Fake News: More cereals under scrutiny

WASHINGTON (May 13) – The Food and Drug Administration is continuing its crusade against inaccurate claims made by the makers of popular breakfast cereals. Most, it appears, are neither food nor drugs.

In April, Kellogg was slapped on the wrist for asserting in national advertising that Frosted Mini-Wheats are “clinically shown to improve kids’ attention spans by nearly 20 percent.” The study compared children who ate Mini-Wheats against a test group who ate nothing at all for breakfast. “Compared to a kid who’s on the verge of fainting,” noted the St. Petersburg (Fla.) Times, “anybody seems attentive.”

This week, General Mills was told to remove wording from its Cheerios packaging suggesting that the cereal “can lower your cholesterol four percent in six weeks,” which is roughly equivalent to a blood-letting.

Now it appears other cereals will be under the scrutiny of the feds for false or misleading portrayals in their names, advertising or packages. Among those expected to be cited:

  • Grape Nuts, which does not in fact make you crazy
  • Frosted Flakes, which does nothing to add highlighting to your hair
  • Cap’n Crunch, which does nothing to provide you with the rank or benefits of a commissioned officer in the U.S. Navy
  • Apple Jacks, which don’t in fact contain any apples or apple-shaped byproducts
  • Mueslix, which despite its name contains no phlegm
  • Sugar Smacks, shown in laboratory tests to be almost 100% lacking in heroin
  • Trix, which have never been shown to be offered during the commission of prostitution
  • Lucky Charms, which contain neither small metal trinkets nor leprechaun fragments
  • Cocoa Puffs, which cannot be rolled in cigarette papers and smoked
  • Corn Chex, which are not the product of any known Slavic peoples
  • Fruit ‘n’ Fibre, which contains no apostrophes nor other small punctuation marks, though some of the specks may reflect equally troubling waste matter
  • Honey Bunches of Oaks, which contain no trees
  • Shredded Wheat, which are completely deficient in mangled limbs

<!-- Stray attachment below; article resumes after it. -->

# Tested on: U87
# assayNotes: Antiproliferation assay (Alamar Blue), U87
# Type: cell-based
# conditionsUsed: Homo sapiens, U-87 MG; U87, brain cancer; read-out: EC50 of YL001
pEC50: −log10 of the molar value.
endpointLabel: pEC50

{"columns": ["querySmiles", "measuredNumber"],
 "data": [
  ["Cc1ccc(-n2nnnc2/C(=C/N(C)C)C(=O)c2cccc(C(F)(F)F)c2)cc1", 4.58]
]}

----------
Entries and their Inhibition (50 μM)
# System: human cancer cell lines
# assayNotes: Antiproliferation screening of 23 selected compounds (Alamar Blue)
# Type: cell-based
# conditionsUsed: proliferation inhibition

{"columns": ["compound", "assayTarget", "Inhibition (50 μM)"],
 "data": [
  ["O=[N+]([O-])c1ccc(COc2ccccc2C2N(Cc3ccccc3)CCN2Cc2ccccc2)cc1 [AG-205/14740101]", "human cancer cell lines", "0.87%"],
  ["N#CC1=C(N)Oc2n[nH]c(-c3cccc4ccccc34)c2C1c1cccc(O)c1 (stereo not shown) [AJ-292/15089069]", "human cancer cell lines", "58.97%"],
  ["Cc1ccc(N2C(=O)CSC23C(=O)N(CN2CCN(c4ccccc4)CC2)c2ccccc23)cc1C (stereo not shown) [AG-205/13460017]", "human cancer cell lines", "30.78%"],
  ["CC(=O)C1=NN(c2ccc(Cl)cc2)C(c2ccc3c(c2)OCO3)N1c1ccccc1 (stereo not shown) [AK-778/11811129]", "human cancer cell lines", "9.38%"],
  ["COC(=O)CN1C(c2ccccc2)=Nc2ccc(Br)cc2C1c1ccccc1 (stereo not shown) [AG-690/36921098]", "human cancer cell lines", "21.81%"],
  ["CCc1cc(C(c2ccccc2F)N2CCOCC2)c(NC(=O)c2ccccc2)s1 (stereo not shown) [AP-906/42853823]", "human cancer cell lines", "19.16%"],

• Special K, which contains no nutrition that can be directly linked to Kaye Ballard, Danny Kaye, or Texas Senator Kay Bailey Hutchison



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9 Responses to “Fake News: More cereals under scrutiny”

  1. tom1950 Says:

    Basic-4, does not contain even a minimal portion of the Fantastic 4

    Clusters, nah – we won’t go there.

    Crispix, proven to not contain any pictures no matter how blurry

    Count Chocula, contains no Counts, real or candied

    Froot Loops, probably another one better left alone.

    Honey Comb, contains no portions of combs at all

    Puffed Rice, contains no previously smoked bits of rice at all

    Franken Berry, no portions of either Al Franken or Chuck Berry


  2. Rocky Humbert Says:

    Nice post! On the subject of “performance enhancement,” you might find this of interest:


  3. micetoneetyou Says:

    You’re saying I’ve been eating Cap’n Crunch for nothing?

  4. boudicabpi Says:

    That was good.
    Bob A.

  5. Era Says:

    Thanks for a good laugh!

  6. oscarstavern Says:

    Jeeze – I’m switching to eggs and bacon again!

    Fun post!

  7. hesaidandshesaid Says:

    i tried sending in a box of golden grahams to cash4gold.com…they werent impressed.


  8. George Bill Says:

    First, thanks for visiting my blog. So few do I am overwhelmed when anyone does.

    Now, to comment. This food thing has been on my mind ever since I quit smoking and found myself really liking to eat and eat and eat, etc. My first concern is how the advertising industry has the gall to sell cans of evaporated milk. Pick up any one of them (except the very, very, very old ones) and shake them. Do you heart that? It’s liquid. Now if that isn’t milk, I’ll sue! Evaporated indeed!

    Th second item is much more serious. Chicken broth. Just how many chickens need to be squeezed for a carton of that stuff and why haven’t they been nailed for the damage squeezing does to the animals?

    We need an association to combat these kinds of things!

    Having just visited your blog, I am greatly impressed. I’ll be back as many times as my parole officer allows.

  9. tom1950 Says:

    Amen to that. And what about battered shrimp? Shouldn’t there at least be a national hotline for them?


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